Even when straightforwardly presented, as in the Biography broadcast above, the history of the Rolling Stones constitutes a pop-cultural thrill ride. It begins, by most accounts, with former classmates Mick Jagger and Keith Richards bumping into each other at a train station in 1961. Their shared interest in music, and especially American blues, inspired them to put a band together.

Before long, Jagger and Richards’ Blues Boys made the acquaintance of another band, Blues Incorporated, whose members included Brian Jones, Ian Stewart and Charlie Watts. Though Watts wouldn’t join up until later, the other four constituted most of the first lineup of the Rolling Stones, who made their debut at London’s Marquee Club in July 1962.

You can see a great deal of archive footage depicting the Stones in their early years in the documentary above, Rolling Stones: Rock of Ages. The title implies an obvious and much-repeated joke about the once-rebellious youngsters’ insistence on rocking into relatively advanced age. But onstage — and the live performance has always been essential to their appeal, more so even than their albums — they remain very much the same band once promoted with the question “Would you let your sister go with a Rolling Stone?” That line was only one of the strategies used by its author, the Stones’ first manager Andrew Loog Oldham, to launch his boys into worldwide popularity by framing them as the brash opposite of the Beatles — to whom, despite their considerable musical differences, one can hardly avoid making reference in the story of the Stones.

Though the bands became fast friends in real life, the press of the 1960s couldn’t resist crafting a rivalry, as recounted in The Beatles vs. The Rolling Stones, the Canal+ documentary above. Whatever competition existed between them (or with American bands like the Beach Boys) only encouraged them to make their music more powerful and distinctive. This they did in the face of countless personal and professional setbacks, which for the Stones included the loss of founding member Brian Jones and the violent Altamont Free Concert, widely interpreted as the end of the utopian 1960s. As products and survivors of that era, the Stones also remain embodiments of its insouciant ambition. “For my generation, what was happening and the feeling in the air was: it’s time to push limits, says no less a survivor than the subject of Keith Richards: The Origin Of The Species. “The world is ours now, and you can rise or fall on it.”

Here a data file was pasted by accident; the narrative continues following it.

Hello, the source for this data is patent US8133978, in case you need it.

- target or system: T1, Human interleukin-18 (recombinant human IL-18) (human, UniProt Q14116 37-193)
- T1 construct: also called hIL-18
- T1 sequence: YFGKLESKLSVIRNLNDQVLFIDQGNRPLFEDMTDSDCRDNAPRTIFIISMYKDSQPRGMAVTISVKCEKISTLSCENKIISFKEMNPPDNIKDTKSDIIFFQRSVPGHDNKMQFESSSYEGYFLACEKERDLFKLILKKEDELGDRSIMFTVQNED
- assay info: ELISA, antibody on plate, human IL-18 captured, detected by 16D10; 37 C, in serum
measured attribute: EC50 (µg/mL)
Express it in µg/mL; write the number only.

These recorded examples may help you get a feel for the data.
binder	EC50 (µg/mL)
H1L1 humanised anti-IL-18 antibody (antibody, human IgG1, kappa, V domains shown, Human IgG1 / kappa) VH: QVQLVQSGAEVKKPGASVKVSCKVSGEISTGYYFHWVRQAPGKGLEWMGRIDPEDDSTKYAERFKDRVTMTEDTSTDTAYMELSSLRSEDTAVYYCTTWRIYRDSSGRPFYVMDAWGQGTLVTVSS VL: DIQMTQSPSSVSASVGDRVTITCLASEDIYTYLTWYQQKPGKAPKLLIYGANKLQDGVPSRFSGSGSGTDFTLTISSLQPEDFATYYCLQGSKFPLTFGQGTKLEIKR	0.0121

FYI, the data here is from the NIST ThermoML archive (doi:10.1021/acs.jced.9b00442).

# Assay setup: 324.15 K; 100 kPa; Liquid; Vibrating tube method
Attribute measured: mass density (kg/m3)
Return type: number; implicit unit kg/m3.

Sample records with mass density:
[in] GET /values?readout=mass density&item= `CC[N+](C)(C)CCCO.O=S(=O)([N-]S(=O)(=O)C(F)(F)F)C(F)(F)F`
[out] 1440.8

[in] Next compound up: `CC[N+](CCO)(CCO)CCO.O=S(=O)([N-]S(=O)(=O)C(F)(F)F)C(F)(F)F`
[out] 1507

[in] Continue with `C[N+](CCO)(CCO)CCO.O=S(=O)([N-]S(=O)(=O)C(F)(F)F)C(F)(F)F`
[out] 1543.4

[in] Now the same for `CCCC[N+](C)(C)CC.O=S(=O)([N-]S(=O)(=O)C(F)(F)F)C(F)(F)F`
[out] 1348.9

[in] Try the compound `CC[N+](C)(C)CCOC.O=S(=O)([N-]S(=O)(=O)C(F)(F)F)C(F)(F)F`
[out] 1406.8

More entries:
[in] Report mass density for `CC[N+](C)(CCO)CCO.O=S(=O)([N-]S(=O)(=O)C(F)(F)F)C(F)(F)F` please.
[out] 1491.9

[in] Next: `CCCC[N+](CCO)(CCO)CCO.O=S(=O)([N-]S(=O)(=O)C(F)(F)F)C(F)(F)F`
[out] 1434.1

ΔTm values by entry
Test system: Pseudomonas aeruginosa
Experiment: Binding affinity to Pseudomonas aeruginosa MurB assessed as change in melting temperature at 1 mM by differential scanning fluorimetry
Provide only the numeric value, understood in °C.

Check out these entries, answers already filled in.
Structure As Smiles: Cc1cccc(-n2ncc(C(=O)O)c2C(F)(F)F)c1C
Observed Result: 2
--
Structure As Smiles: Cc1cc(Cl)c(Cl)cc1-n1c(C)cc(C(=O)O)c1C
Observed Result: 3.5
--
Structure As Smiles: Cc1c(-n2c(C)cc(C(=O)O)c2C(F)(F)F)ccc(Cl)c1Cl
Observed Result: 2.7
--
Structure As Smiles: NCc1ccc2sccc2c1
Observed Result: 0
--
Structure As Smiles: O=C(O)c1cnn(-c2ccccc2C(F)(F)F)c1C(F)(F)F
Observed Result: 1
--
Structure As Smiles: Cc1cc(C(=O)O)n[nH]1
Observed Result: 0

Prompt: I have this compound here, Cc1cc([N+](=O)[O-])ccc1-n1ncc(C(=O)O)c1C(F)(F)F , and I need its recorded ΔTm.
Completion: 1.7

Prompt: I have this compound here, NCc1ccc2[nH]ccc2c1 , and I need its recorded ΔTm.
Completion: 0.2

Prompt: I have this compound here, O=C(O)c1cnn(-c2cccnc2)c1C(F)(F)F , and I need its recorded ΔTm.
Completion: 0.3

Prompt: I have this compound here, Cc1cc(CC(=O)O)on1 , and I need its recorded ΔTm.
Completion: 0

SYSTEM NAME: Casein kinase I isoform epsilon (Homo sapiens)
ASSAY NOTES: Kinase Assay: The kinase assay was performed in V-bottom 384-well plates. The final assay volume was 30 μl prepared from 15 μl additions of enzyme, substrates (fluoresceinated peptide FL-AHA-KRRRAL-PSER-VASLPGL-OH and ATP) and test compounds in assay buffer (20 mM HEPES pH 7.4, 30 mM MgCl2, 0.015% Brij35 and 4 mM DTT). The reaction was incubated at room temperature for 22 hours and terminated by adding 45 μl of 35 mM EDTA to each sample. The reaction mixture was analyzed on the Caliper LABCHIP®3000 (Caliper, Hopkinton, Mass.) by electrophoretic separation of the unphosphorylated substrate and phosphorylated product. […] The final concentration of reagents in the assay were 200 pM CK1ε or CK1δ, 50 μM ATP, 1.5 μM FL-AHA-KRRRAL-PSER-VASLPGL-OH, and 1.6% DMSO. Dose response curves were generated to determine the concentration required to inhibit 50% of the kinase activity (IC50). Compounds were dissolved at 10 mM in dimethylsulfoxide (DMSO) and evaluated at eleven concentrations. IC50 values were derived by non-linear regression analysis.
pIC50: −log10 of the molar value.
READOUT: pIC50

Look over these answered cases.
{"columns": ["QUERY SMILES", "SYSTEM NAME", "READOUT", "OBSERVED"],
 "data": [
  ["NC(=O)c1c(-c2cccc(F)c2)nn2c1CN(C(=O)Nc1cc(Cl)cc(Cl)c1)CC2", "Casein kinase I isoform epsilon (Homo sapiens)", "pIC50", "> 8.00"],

Related Content:

A Visual History of The Rolling Stones Documented in a Beautiful, 450-Page Photo Book by Taschen

Watch the Rolling Stones Write “Sympathy for the Devil”: Scenes from Jean-Luc Godard’s ’68 Film One Plus One

Revisit the Infamous Rolling Stones Free Festival at Altamont: The Ill-Fated Concert Took Place 50 Years Ago

The Rolling Stones at 50: Mick, Keith, Charlie & Ronnie Revisit Their Favorite Songs

Watch the Rolling Stones Play “You Can’t Always Get What You Want” While Social Distancing in Quarantine

Based in Seoul, Colin Marshall writes and broadcasts on cities, language, and culture. His projects include the Substack newsletter Books on Cities, the book The Stateless City: a Walk through 21st-Century Los Angeles and the video series The City in Cinema. Follow him on Twitter at @colinmarshall or on Facebook.

How the Clash Embraced New York’s Hip Hop Scene and Released the Dance Track, “The Magnificent Dance” (1981)

“Before playing guitar for Captain Beefheart and Jeff Buckley,” John Kruth writes at the Observer, “Gary Lucas worked as a copywriter for CBS/Epic Records,” where he fell in love with a punk band called the Clash, just signed to the label in 1977. “They weren’t easy to work with,” he remembered. “Like Frank Zappa, they spoke about politics, government and corporate interference with radio. They were, as I said, when I came up with the slogan to promote the album: ‘The only group that matters.’”

The slogan stuck and has become something more than marketing hype. Of the slew of British punk bands who made their way to the US in the late 1970s/early 1980s, the Clash had more impact than most others in some unexpected ways. Their classic double album London Calling made Tom Morello of Rage Against the Machine (the only 90s rap-rock band that matters) take notice and change direction. “It was music I could relate to lyrically,” he says, “much more than the dungeons-and-dragons type lyrics of my metal forebears.”

Moreover, godfathers of political rap Public Enemy found their catalyst in the Clash, and went on to create a raucous, militant sound that was the punk equivalent in hip hop, full of snarling guitars, strident declarations and sirens. The song that most had an impact on PE founder and chief lyricist Chuck D came from the band’s even more sprawling triple album Sandinista!. When Chuck heard “The Magnificent Seven,” the Clash’s attempt to incorporate Grandmaster Flash and the Sugar Hill Gang — six months before Blondie released “Rapture” — “that’s when I started to pay attention,” he says.